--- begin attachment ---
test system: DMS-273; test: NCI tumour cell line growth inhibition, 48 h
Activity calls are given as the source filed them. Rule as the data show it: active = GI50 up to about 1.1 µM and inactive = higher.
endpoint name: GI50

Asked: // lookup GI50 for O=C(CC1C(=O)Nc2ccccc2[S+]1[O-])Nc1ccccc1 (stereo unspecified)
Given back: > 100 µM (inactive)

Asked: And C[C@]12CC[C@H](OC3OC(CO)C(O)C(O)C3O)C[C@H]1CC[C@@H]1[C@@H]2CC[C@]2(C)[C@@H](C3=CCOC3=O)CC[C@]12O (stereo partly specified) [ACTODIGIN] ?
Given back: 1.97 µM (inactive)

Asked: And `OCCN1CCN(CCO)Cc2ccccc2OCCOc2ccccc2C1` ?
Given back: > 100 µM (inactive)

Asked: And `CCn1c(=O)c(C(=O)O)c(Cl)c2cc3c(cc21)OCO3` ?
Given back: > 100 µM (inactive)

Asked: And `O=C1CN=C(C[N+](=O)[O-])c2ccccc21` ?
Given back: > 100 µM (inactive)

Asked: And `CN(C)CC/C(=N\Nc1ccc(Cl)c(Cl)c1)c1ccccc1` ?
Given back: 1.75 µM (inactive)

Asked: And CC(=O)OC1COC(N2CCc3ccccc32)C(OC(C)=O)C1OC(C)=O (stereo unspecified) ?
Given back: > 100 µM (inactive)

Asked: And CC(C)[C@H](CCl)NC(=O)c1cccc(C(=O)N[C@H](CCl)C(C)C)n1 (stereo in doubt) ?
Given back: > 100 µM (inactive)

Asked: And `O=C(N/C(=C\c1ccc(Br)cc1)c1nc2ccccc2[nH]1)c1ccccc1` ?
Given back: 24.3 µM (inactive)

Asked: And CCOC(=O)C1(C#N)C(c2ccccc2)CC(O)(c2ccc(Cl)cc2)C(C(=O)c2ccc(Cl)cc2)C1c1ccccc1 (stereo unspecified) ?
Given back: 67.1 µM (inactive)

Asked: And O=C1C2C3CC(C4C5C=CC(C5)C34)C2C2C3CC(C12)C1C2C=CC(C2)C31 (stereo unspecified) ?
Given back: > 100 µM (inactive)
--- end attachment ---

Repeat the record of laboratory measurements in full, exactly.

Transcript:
test system: DMS-273; test: NCI tumour cell line growth inhibition, 48 h
Activity calls are given as the source filed them. Rule as the data show it: active = GI50 up to about 1.1 µM and inactive = higher.
endpoint name: GI50

Asked: // lookup GI50 for O=C(CC1C(=O)Nc2ccccc2[S+]1[O-])Nc1ccccc1 (stereo unspecified)
Given back: > 100 µM (inactive)

Asked: And C[C@]12CC[C@H](OC3OC(CO)C(O)C(O)C3O)C[C@H]1CC[C@@H]1[C@@H]2CC[C@]2(C)[C@@H](C3=CCOC3=O)CC[C@]12O (stereo partly specified) [ACTODIGIN] ?
Given back: 1.97 µM (inactive)

Asked: And `OCCN1CCN(CCO)Cc2ccccc2OCCOc2ccccc2C1` ?
Given back: > 100 µM (inactive)

Asked: And `CCn1c(=O)c(C(=O)O)c(Cl)c2cc3c(cc21)OCO3` ?
Given back: > 100 µM (inactive)

Asked: And `O=C1CN=C(C[N+](=O)[O-])c2ccccc21` ?
Given back: > 100 µM (inactive)

Asked: And `CN(C)CC/C(=N\Nc1ccc(Cl)c(Cl)c1)c1ccccc1` ?
Given back: 1.75 µM (inactive)

Asked: And CC(=O)OC1COC(N2CCc3ccccc32)C(OC(C)=O)C1OC(C)=O (stereo unspecified) ?
Given back: > 100 µM (inactive)

Asked: And CC(C)[C@H](CCl)NC(=O)c1cccc(C(=O)N[C@H](CCl)C(C)C)n1 (stereo in doubt) ?
Given back: > 100 µM (inactive)

Asked: And `O=C(N/C(=C\c1ccc(Br)cc1)c1nc2ccccc2[nH]1)c1ccccc1` ?
Given back: 24.3 µM (inactive)

Asked: And CCOC(=O)C1(C#N)C(c2ccccc2)CC(O)(c2ccc(Cl)cc2)C(C(=O)c2ccc(Cl)cc2)C1c1ccccc1 (stereo unspecified) ?
Given back: 67.1 µM (inactive)

Asked: And O=C1C2C3CC(C4C5C=CC(C5)C34)C2C2C3CC(C12)C1C2C=CC(C2)C31 (stereo unspecified) ?
Given back: > 100 µM (inactive)